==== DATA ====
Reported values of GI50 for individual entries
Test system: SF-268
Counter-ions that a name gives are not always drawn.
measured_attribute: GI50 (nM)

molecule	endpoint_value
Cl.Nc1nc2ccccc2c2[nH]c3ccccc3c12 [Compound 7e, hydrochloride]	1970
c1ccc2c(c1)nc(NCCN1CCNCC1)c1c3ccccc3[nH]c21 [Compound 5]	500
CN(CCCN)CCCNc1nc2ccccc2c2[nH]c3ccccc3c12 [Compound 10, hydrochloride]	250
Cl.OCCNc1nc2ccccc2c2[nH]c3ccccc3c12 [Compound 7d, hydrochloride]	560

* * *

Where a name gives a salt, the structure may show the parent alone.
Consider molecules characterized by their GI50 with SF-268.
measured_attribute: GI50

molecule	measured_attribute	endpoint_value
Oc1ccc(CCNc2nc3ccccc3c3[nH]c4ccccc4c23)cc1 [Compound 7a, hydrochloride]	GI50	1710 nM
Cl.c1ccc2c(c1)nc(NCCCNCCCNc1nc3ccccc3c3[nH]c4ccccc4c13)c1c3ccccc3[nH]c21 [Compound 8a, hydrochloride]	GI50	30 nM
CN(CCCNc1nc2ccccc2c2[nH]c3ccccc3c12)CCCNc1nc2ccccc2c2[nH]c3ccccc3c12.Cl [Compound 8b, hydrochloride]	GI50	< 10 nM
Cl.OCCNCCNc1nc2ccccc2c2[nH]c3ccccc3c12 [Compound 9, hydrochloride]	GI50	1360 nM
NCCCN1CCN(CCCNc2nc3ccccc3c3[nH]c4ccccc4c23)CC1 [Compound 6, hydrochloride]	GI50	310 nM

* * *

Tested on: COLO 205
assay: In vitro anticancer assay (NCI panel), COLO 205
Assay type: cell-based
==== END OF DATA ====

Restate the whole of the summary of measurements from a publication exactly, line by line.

Reported values of GI50 for individual entries
Test system: SF-268
Counter-ions that a name gives are not always drawn.
measured_attribute: GI50 (nM)

molecule	endpoint_value
Cl.Nc1nc2ccccc2c2[nH]c3ccccc3c12 [Compound 7e, hydrochloride]	1970
c1ccc2c(c1)nc(NCCN1CCNCC1)c1c3ccccc3[nH]c21 [Compound 5]	500
CN(CCCN)CCCNc1nc2ccccc2c2[nH]c3ccccc3c12 [Compound 10, hydrochloride]	250
Cl.OCCNc1nc2ccccc2c2[nH]c3ccccc3c12 [Compound 7d, hydrochloride]	560

* * *

Where a name gives a salt, the structure may show the parent alone.
Consider molecules characterized by their GI50 with SF-268.
measured_attribute: GI50

molecule	measured_attribute	endpoint_value
Oc1ccc(CCNc2nc3ccccc3c3[nH]c4ccccc4c23)cc1 [Compound 7a, hydrochloride]	GI50	1710 nM
Cl.c1ccc2c(c1)nc(NCCCNCCCNc1nc3ccccc3c3[nH]c4ccccc4c13)c1c3ccccc3[nH]c21 [Compound 8a, hydrochloride]	GI50	30 nM
CN(CCCNc1nc2ccccc2c2[nH]c3ccccc3c12)CCCNc1nc2ccccc2c2[nH]c3ccccc3c12.Cl [Compound 8b, hydrochloride]	GI50	< 10 nM
Cl.OCCNCCNc1nc2ccccc2c2[nH]c3ccccc3c12 [Compound 9, hydrochloride]	GI50	1360 nM
NCCCN1CCN(CCCNc2nc3ccccc3c3[nH]c4ccccc4c23)CC1 [Compound 6, hydrochloride]	GI50	310 nM

* * *

Tested on: COLO 205
assay: In vitro anticancer assay (NCI panel), COLO 205
Assay type: cell-based